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A gift of 4 words from the temple

In ancient times, one would visit a Buddhist master in a monastery or a hermit in the mountain to receive advice in life.

It is said that some of these holy men or women are not people of many words. Instead they may just gift you a word. With this word, you contemplate its layers of meaning and find your own answer to life.

In my recent visit to Japan, I was gifted with 4 printed words that come along with a map of the temple.

The 1st word is introspection.

Introspection means self reflection. A conscious inward search and examination of ourselves.

Unless we are free from faults, introspection is a great mental exercise for us to progress; both spiritually and temporally.

In fact many great masters do self reflection while progressing in their spiritual training.

Such mental exercise are like check points in a long journey.

There isn’t any room for doubt in self reflection because we know ourselves best. Are there traces of craving, hatred and ignorance in our mind. Are we self centred, selfish, ill willed, jeolous, envious, insecure etc. The answer to such question depends on our truthfulness with ourselves.

The strength of our self reflection lies in the power of our inner awareness, which can only be strengthen when we practice the correct meditation. (We can’t improve unless we are aware of the inner faults)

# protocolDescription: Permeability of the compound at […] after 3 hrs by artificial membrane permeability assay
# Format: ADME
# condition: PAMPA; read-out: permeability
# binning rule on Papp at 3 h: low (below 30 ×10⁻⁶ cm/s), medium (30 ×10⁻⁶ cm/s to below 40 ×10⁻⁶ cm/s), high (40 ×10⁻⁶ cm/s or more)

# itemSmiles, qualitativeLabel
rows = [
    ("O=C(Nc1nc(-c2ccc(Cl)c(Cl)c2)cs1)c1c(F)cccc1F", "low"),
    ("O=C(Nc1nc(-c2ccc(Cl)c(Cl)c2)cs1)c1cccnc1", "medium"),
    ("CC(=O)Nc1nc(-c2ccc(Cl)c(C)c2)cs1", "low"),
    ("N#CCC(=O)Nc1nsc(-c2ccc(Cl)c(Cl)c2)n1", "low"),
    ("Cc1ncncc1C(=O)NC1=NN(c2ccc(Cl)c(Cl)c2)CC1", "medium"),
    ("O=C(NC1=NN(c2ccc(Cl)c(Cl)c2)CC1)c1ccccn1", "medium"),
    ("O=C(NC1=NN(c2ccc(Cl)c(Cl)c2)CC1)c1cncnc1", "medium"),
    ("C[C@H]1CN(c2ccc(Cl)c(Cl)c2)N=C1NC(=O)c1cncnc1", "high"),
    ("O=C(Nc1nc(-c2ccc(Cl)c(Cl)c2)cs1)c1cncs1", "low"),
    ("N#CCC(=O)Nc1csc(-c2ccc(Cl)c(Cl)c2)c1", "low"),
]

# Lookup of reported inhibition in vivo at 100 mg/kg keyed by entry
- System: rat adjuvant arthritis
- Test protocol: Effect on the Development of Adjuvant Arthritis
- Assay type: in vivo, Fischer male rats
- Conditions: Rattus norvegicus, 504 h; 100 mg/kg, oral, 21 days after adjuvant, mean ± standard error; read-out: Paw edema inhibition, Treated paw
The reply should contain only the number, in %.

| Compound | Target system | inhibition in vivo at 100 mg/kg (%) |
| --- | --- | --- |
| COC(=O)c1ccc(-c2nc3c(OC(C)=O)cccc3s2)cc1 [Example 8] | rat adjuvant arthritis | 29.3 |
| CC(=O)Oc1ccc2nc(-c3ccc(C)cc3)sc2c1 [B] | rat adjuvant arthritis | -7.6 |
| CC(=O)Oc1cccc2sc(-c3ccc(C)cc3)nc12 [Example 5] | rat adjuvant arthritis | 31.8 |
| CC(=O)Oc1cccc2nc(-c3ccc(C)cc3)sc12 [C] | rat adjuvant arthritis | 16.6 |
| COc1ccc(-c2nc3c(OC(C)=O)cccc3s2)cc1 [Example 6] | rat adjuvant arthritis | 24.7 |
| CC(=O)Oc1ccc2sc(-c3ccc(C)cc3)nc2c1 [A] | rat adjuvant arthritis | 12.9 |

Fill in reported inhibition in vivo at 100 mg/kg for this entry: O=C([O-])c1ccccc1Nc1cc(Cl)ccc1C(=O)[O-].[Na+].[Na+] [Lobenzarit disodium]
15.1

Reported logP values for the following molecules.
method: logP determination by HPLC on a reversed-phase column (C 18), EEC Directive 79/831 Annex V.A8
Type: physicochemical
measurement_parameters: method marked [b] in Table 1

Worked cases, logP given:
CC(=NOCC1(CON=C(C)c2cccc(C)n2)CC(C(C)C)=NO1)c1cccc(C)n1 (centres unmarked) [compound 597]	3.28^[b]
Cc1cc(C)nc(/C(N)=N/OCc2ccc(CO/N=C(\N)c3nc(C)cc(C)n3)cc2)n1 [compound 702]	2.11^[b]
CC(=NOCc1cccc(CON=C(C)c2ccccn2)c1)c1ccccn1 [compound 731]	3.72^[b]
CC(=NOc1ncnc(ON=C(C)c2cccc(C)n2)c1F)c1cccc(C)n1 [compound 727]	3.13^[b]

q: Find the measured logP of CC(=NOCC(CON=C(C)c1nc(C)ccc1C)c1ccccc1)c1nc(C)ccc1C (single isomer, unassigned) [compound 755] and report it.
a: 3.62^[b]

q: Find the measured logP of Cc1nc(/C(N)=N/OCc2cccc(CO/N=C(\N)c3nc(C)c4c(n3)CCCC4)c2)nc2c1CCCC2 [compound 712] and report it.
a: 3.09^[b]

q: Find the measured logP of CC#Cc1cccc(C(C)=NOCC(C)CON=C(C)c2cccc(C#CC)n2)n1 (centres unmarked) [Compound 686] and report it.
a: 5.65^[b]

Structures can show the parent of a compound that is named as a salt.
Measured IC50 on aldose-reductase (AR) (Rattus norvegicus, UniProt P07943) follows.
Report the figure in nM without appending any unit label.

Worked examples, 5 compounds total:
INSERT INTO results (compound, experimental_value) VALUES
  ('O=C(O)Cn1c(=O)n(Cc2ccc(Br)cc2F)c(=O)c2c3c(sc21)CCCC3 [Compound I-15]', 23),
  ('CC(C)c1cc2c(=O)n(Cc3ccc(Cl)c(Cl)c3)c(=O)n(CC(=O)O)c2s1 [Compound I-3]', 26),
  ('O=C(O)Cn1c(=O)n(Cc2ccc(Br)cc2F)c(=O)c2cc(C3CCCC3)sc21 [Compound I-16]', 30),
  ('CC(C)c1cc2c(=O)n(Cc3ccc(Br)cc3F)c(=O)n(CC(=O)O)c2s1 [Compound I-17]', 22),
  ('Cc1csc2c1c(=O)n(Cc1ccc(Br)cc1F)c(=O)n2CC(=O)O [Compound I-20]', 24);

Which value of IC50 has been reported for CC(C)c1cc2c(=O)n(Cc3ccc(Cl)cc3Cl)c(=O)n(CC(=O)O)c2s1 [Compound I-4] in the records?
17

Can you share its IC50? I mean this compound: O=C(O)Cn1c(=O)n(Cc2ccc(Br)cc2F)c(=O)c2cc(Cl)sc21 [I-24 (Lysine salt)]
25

The more we become aware of our mental state the brighter our inner mirror of self reflection.

As an ordinary human with many faults, mindfulness of our faults and subsequent effort to improve oneself is a full time spiritual practice.

However it is important to note that self reflection does not mean lost in thoughts and memories of our past.

Having said that, it isn’t wrong to learn from past misdeeds and errors to improve. (JUST DON’T WALLOW IN IT)

A true practioner is humbled by their own imperfections and strive harder to improve.

Therefore introspection is a very precious and important practice.

A very precious gift of word from a Japanese Buddhist temple. Hope it brings you more happiness in life. May all be well and happy.

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My Buddhist name is Ratna Jamyang Puntsog. I first encountered Buddhism in this life when I was 12. Formally took ceremonial refuge in the triple gem when I was 19. I believe the different spiritual methods were taught by Buddha to suit various beings who each have their own unique characteristic. The various sects and practices that arose are just a naming convention invented by disciples out of communication necessity. Had read and studied different forms of Buddhism. Volunteered in Buddhist organization. Until it last, I hope to share my views on Buddhism and find like minded practitioners around the world. May we practice Buddha's instruction together and connect through cyber space!

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